What will it take to successfully raise awareness about diversity?

Hollstegge: Many staff and instructors are already supportive of diversity, but most of us can still learn more about certain dimensions of it. Efforts to sensitize and educate people, which can occur in one-on-one conversations or workshops and other events, can effectively close awareness gaps and foster greater understanding regarding specific issues and societal groups.

How do you get staff members on board?

Hollstegge: Talk of change often triggers a certain automatic resistance at first. Some people may feel like “others” are getting special treatment. That is a situation when the diversity message is important that we are all different in positive ways. Measures we implement may initially only be of benefit to a specific group of people, but ultimately everyone benefits—the entire higher learning organization and larger society—as these propel us to preferable solutions.

What are some of your accomplishments thus far that you are most satisfied with?

Förster: One thing we are very proud of is the Free Menstrual Products for Students pilot project launched jointly with the General Students Committee in the summer semester of 2022. The feedback received on this project has been almost exclusively positive, and the Rectorate has approved continuation of the project, I am pleased to report.

Our activities connected with the nationwide Diversity Day in late May were really a noteworthy highlight.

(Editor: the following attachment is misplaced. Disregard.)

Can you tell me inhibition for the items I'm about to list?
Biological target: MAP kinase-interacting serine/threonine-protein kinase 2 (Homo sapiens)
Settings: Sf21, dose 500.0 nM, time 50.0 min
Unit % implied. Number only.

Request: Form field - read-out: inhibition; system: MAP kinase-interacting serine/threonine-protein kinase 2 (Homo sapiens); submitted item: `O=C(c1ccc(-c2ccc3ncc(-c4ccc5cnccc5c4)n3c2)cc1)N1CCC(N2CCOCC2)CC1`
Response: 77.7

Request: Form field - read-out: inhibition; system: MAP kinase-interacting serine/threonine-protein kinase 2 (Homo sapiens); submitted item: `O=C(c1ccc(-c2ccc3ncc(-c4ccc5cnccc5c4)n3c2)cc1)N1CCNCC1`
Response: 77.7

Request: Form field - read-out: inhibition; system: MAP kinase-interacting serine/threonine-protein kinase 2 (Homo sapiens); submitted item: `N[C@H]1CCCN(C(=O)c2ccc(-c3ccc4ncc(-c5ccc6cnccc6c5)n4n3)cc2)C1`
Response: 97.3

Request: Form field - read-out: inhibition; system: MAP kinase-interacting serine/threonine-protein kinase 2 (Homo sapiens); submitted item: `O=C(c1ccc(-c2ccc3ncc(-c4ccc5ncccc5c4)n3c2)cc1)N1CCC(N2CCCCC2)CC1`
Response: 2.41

What specific measures is the University planning for the medium and longer term?

Förster: Well, how much time do we have left to talk? (laughs)

We have a Vielfalt gestalten diversity re-audit coming up, conducted by the German donors association Stifterverband, and there’s an Excellence Strategy evaluation coming up; we are in the middle of an accessibility status quo assessment that includes digital accessibility issues, we are planning a series of workshops and we are also supporting the planning process for building a daycare center on the Poppelsdorf Campus.

We are trying to get as many researchers, instructors and students as possible involved as members of our University-wide network as a way to magnify our strengths and learn from each other.

Verna Myers, a leading expert on diversity and inclusion, once famously said: “Diversity means being invited to the party. Inclusion is when someone asks you to dance”.

We want everybody to get invited dance! That is our goal.

For more information on University projects and plans around equal opportunity and diversity and contact data see our special portal at: https://www.chancengerechtigkeit.uni-bonn.de/en/equal-opportunity-and-diversity-unit?set_language=en


Dimensions of diversity

Age, social origin, sexual orientation, religion and world view, physical and mental
abilities, gender and gender identity, ethnic origin, and nationality.